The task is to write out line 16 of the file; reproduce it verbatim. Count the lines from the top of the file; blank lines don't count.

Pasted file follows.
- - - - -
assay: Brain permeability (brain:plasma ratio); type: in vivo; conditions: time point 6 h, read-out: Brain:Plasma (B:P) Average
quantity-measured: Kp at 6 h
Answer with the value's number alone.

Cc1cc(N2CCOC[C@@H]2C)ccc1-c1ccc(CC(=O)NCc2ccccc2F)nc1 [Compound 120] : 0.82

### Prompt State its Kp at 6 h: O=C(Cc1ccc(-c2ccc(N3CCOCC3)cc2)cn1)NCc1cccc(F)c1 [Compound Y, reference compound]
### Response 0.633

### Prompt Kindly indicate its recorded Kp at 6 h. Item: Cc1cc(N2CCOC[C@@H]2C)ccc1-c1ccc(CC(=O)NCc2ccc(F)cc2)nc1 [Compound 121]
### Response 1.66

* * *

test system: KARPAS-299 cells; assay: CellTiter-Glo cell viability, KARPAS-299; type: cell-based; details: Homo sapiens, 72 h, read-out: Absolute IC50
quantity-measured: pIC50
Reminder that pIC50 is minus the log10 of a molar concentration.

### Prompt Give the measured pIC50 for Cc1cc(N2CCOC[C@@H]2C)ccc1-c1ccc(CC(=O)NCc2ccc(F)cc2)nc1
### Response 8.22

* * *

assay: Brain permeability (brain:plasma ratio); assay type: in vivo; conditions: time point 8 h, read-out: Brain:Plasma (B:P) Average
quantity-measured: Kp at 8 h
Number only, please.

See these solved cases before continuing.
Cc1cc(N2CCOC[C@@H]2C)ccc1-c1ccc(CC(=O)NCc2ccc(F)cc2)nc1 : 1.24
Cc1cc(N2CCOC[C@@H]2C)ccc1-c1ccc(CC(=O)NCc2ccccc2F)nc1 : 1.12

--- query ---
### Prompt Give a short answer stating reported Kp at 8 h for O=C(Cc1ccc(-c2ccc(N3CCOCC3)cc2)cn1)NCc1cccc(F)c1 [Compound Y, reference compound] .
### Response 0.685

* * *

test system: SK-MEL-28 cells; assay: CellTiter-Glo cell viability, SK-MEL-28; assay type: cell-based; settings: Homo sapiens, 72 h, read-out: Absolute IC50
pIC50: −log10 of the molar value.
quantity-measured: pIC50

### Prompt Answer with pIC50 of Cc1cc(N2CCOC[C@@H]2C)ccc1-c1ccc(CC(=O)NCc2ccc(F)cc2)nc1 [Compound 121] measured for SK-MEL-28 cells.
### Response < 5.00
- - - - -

assay: Brain permeability (brain:plasma ratio); assay type: in vivo; conditions: time point 8 h, read-out: Brain:Plasma (B:P) Average